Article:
The set-top box market is somewhat daunting these days. With several models already on shelves and several devices already simulating many of the functions of a set-top media box, getting a new one in play and getting interest built accordingly is a tough play, even for a major company like Intel. But Intel apparently has a better handle on the issues than some may think, and has already put a call out for some help from some pretty major names, including both Amazon and Samsung.
Intel had plans to bring out a set-top box that could deliver television online by the end of this year, but what wasn't quite so clear was that, should Intel not pull off such a feat, it may well scrap the whole process altogether. So with that in mind, it makes a particular note of sense that Intel should be turning to some other companies for help to provide both distribution for the systems or a little extra cash to keep the whole process moving.
The service, known as OnCue, was set to offer not only access to live television, but also to on-demand programming as well as programming from other sources. Intel was set to not only offer the hardware to run such services—not surprisingly powered by Intel's own chips—but also the services involved, and would have even gone so far as to include a camera to detect users sitting in front of it. Reports indicate that Intel put 300 employees on the project, and 3,000 Intel employees are, at last report, testing out at version of the service running on Intel hardware.
But with only three months left until the end of the year—and holiday shopping season about to kick up in earnest in less than that—there are some clear problems afoot. No word has emerged about any kind of content deal, and reports suggest that Time Warner Cable, along with others in the field, is actively working against Intel to keep channel owners from making deals with Internet-based television providers.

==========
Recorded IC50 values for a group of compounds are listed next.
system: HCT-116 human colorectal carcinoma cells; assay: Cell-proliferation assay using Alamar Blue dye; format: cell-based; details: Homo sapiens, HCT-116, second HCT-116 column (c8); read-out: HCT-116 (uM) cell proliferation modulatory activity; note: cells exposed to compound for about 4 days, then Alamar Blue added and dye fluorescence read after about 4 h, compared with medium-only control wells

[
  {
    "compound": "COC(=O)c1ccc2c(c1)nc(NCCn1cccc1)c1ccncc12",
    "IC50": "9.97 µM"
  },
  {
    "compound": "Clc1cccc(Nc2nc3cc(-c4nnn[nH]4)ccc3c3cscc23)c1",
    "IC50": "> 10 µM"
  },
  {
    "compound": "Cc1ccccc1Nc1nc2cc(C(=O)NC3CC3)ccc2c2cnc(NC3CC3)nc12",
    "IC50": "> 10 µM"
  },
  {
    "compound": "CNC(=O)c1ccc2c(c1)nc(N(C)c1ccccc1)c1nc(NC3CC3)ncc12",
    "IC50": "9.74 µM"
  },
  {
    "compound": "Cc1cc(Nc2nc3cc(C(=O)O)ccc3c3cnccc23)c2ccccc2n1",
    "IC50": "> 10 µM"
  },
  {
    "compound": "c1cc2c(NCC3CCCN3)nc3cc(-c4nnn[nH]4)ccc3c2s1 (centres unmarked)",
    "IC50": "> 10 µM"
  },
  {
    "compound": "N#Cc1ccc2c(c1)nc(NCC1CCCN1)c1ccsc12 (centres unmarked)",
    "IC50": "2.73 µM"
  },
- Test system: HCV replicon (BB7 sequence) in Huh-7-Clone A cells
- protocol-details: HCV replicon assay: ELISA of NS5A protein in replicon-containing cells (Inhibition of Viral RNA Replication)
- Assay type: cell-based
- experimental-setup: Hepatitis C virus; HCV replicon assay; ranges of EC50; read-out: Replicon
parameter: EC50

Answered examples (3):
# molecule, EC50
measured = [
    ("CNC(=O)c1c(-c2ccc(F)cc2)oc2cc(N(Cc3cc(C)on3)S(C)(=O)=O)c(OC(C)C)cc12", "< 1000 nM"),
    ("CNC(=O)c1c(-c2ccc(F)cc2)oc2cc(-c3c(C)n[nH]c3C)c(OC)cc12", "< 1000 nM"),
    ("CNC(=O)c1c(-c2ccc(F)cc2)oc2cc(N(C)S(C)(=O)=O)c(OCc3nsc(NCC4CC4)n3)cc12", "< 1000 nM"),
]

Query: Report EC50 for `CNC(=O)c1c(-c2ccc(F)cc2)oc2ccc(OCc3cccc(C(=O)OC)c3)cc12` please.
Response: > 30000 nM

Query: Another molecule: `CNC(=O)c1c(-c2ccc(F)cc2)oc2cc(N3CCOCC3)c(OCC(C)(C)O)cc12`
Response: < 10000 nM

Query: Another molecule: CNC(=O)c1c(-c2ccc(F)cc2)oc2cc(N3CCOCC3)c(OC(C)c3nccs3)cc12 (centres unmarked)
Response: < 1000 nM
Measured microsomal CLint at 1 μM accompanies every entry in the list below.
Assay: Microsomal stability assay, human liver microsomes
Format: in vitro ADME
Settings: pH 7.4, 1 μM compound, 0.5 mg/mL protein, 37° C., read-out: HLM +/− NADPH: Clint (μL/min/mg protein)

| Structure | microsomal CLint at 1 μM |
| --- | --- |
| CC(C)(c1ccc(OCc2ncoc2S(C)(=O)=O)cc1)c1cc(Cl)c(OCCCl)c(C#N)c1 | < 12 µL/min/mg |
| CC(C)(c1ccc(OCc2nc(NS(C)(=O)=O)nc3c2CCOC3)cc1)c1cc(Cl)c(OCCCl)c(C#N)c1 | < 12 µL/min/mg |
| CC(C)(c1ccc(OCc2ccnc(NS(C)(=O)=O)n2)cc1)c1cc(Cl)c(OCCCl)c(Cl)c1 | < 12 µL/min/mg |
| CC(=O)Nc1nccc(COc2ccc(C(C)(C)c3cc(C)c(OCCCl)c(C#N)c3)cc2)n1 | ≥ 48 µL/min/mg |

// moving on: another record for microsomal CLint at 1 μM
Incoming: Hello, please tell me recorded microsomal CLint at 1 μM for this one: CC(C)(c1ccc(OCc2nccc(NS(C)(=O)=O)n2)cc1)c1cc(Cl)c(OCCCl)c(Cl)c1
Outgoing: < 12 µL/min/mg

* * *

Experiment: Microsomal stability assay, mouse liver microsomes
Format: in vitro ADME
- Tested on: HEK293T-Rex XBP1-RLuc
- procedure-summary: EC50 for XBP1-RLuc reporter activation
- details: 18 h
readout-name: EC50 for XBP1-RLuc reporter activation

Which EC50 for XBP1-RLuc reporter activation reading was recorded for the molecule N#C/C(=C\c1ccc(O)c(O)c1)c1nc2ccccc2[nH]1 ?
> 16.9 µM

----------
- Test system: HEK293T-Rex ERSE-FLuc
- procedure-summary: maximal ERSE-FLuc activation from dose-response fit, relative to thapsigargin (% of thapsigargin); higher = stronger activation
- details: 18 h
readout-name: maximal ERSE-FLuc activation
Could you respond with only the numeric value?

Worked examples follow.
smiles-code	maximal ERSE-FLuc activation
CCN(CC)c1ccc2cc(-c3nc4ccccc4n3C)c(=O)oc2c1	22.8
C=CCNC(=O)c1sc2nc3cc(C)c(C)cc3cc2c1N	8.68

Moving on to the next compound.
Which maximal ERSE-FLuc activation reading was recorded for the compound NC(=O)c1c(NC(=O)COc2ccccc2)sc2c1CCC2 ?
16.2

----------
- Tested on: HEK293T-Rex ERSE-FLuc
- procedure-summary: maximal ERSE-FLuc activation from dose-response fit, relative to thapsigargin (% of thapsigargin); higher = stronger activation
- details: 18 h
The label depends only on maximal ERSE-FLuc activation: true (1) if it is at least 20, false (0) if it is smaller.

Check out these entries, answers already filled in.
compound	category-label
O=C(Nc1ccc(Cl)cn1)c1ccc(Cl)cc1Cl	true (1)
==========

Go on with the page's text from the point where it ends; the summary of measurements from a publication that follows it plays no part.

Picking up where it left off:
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This may well be where Samsung and Amazon come in. Samsung already has a massive smart TV lineup, and Intel may well be trying to get its hardware to run Samsung's content partner programming. Conversely, Amazon also has a massive content library on hand that Intel could run, but reports suggest that Amazon is already hard at work on its own set-top box and may well not be interested in scrapping that work for Intel's sake.
Indeed, Intel isn't the first company to discover the difficulties inherent in setting up an online television service, particularly in terms of content. Both Apple and Microsoft were recently seen having troubles in terms of getting advancements in the field out to market thanks, at least in part, to recalcitrant content providers, and that may well be the most disturbing part of the entire process. Of course, companies are also working around this—Microsoft is turning to making its own content, and if it takes off it may well make content providers think twice lest same prove ultimately irrelevant—but it's still fairly clear where the problem is for those looking to make online television services.
Only time will tell if Intel can bring out its new OnCue service, or if it will ultimately be scrapped, but it likely won't be long either way until we find out just how this all ends, and if the ending will be a happy one for Intel, for content providers, or for audiences.
Edited by Stefania Viscusi